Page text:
Monday, September 28, 2009

So Far, So Good

death-by-failing.jpg Grades have been posted for the first macro exam and I'm pleased to report that I didn't answer anything incorrectly.

I don't yet know how I did on the first Health Econ test, but I feel pretty good about maintaining my 4.0 in economics this semester.

Later this morning I have a scheduled Strategic Advising Session (sounds official!) to talk to the department about taking some honors economics classes despite my awful GPA from 20 years ago.

May the force be with me.

Monday, September 14, 2009

Longhorn Football on Google Calendar

Google Calendar has added college football schedules, including one for our beloved Texas Longhorns. Sadly, Ohio State and Michigan both have more fans, at least according to number of calendar subscribers.

So go subscribe!

Sunday, September 13, 2009

Two Exams One Day

bummer.gif I just sat down to plug the important dates from both of my classes into my calendar and discovered that the first exam for both of my classes is on September 25. Boo!

The good news is that there aren't any other collisions the rest of the semester. Yay!

Friday, September 11, 2009

First Macro Quiz Today

I find exams, and to a lesser extent quizzes, to be among the most exciting things about school. I'm such a nerd.

Today I'll take my first macro quiz. It will cover the circular flow diagram, PPF's, the Law of Increasing Opportunity Cost, supply and demand curve shifts, nominal vs. real GDP, the GDP deflator, and a bit of inflation. All very exciting.

I've reserved a group study room in PCL (5.120A) for anyone who wants to get together the hour before class to discuss the homework assignments and the quiz.

Update: A great group showed up for the review. The quiz went well. And there was much rejoicing.

Monday, September 7, 2009


Job Losses

Thursday, September 3, 2009

Best Daily Economics News

I read a bunch of economics news online, and find Real Time Economics from the Wall Street Journal to be the best source of macroeconomic news and analysis.

I also keep a list of bookmarks to interesting economics-related stories here. (You can see the most recent of these in the "Interesting (?) Articles" sidebar on the web version of The 40-Year-Old Freshman.

Tuesday, September 1, 2009

Getting Past Chapter 2

My macro class is proving to be a bit slow off the line—in three class meetings we have yet to make it out of the review of basic material from micro: supply and demand, equilibrium, PPF's, etc. I mean, we all know this stuff and agree on it, right?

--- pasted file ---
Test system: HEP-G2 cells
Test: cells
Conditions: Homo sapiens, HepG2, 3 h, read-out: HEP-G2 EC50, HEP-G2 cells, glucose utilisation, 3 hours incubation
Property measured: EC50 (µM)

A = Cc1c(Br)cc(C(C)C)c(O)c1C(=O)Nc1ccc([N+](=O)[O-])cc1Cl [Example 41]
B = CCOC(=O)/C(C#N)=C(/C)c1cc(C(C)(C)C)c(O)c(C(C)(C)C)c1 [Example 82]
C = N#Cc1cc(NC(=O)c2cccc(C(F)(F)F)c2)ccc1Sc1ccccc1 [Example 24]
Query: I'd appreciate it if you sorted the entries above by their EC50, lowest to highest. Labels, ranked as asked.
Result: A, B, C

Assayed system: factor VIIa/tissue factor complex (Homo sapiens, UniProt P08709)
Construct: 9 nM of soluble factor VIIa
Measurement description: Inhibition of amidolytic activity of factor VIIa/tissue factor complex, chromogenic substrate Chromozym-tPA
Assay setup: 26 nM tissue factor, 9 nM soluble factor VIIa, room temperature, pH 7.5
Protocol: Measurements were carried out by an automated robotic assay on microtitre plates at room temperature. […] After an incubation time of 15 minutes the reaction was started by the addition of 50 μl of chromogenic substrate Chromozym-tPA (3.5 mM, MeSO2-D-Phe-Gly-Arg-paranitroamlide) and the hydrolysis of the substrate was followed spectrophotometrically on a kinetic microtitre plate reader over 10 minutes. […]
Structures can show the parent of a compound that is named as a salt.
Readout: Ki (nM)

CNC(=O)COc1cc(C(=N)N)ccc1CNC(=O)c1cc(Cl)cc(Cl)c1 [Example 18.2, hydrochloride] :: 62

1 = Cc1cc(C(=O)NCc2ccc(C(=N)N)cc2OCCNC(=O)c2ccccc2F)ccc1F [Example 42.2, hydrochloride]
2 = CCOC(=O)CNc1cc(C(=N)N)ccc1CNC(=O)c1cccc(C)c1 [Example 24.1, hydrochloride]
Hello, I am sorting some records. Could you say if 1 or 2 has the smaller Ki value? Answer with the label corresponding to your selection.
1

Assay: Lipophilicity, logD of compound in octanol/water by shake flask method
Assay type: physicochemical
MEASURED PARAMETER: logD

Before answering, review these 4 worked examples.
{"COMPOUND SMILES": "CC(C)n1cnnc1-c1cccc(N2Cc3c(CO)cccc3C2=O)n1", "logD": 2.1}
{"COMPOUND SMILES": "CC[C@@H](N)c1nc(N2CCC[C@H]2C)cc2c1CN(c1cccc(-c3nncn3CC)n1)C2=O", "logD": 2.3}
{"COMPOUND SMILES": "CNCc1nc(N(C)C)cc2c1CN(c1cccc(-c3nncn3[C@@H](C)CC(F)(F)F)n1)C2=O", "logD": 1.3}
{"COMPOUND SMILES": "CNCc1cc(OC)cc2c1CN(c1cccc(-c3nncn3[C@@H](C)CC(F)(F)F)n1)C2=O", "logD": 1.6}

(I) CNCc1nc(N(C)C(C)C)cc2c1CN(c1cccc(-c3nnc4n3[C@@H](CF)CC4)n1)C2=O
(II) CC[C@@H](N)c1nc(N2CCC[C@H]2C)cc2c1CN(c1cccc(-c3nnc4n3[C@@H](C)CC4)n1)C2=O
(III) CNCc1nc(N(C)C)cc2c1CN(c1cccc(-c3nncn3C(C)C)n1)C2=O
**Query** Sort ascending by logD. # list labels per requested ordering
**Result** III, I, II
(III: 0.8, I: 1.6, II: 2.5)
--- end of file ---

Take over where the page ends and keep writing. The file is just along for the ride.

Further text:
But yesterday we got to something interesting: irony and a meta-commentary on economics itself. Whoa.

Innocently enough, we talked about some common problems that crop up in economic reasoning, including omitted variables and reverse causality (which is both less common and less problematic than affirming the consequent, but let's keep moving).

"Hey!" I thought, "I read examples of an economist making both of these errors just this week!"

The irony? They were made by the author of the textbook, on his blog. While Dr. Mankiw's post was ostensibly pointing out an ommitted variable bias in someone else's graph, it included problems of its own:

Smart parents make more money and pass those good genes on to their offspring.

Well, that's quite a statement. Paul Krugman jumped on it, and it was on! Well, as much as it's ever on between two world-renowned economists who are also Ivy League professors. Which is to say, lots of passive aggression and condescension.

Fiscal stimulus? Health care reform? Forget it. Apparently even after you earn your Ph.D., a professorship at Harvard or Princeton, tenure, and maybe even a Nobel Prize, you won't even agree with other economists about what's covered in Principles of Macroeconomics, Chapter 2. Which one of you wrote.

Ask A College Professor Having Trouble With The Audiovisual Equipment

Apropos of my macro class: Ask A College Professor Having Trouble With The Audiovisual Equipment, from The Onion.

So far every class session has started with 5-10 minutes of AV equipment futzing.